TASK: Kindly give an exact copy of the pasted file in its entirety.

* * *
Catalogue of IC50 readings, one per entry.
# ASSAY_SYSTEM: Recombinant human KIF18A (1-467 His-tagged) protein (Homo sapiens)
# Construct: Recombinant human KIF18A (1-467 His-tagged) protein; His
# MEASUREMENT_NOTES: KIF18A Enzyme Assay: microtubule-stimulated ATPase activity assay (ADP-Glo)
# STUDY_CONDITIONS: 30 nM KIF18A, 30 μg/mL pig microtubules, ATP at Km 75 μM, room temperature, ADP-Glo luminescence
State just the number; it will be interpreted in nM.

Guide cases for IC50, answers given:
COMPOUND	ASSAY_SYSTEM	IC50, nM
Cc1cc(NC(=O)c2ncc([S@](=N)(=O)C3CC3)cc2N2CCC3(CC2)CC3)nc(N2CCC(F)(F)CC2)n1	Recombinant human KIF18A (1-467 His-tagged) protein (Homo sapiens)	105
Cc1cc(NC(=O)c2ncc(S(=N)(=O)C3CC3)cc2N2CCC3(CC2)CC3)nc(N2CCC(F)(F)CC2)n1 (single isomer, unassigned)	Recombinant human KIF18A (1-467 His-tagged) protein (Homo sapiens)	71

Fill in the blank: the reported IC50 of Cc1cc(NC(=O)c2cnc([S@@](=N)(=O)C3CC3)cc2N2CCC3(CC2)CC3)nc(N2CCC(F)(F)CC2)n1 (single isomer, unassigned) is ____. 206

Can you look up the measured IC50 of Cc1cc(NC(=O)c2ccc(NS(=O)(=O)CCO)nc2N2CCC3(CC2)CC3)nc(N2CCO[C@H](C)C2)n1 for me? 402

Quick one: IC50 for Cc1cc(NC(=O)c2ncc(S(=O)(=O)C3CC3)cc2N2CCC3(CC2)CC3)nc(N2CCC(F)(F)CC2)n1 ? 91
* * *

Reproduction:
Catalogue of IC50 readings, one per entry.
# ASSAY_SYSTEM: Recombinant human KIF18A (1-467 His-tagged) protein (Homo sapiens)
# Construct: Recombinant human KIF18A (1-467 His-tagged) protein; His
# MEASUREMENT_NOTES: KIF18A Enzyme Assay: microtubule-stimulated ATPase activity assay (ADP-Glo)
# STUDY_CONDITIONS: 30 nM KIF18A, 30 μg/mL pig microtubules, ATP at Km 75 μM, room temperature, ADP-Glo luminescence
State just the number; it will be interpreted in nM.

Guide cases for IC50, answers given:
COMPOUND	ASSAY_SYSTEM	IC50, nM
Cc1cc(NC(=O)c2ncc([S@](=N)(=O)C3CC3)cc2N2CCC3(CC2)CC3)nc(N2CCC(F)(F)CC2)n1	Recombinant human KIF18A (1-467 His-tagged) protein (Homo sapiens)	105
Cc1cc(NC(=O)c2ncc(S(=N)(=O)C3CC3)cc2N2CCC3(CC2)CC3)nc(N2CCC(F)(F)CC2)n1 (single isomer, unassigned)	Recombinant human KIF18A (1-467 His-tagged) protein (Homo sapiens)	71

Fill in the blank: the reported IC50 of Cc1cc(NC(=O)c2cnc([S@@](=N)(=O)C3CC3)cc2N2CCC3(CC2)CC3)nc(N2CCC(F)(F)CC2)n1 (single isomer, unassigned) is ____. 206

Can you look up the measured IC50 of Cc1cc(NC(=O)c2ccc(NS(=O)(=O)CCO)nc2N2CCC3(CC2)CC3)nc(N2CCO[C@H](C)C2)n1 for me? 402

Quick one: IC50 for Cc1cc(NC(=O)c2ncc(S(=O)(=O)C3CC3)cc2N2CCC3(CC2)CC3)nc(N2CCC(F)(F)CC2)n1 ? 91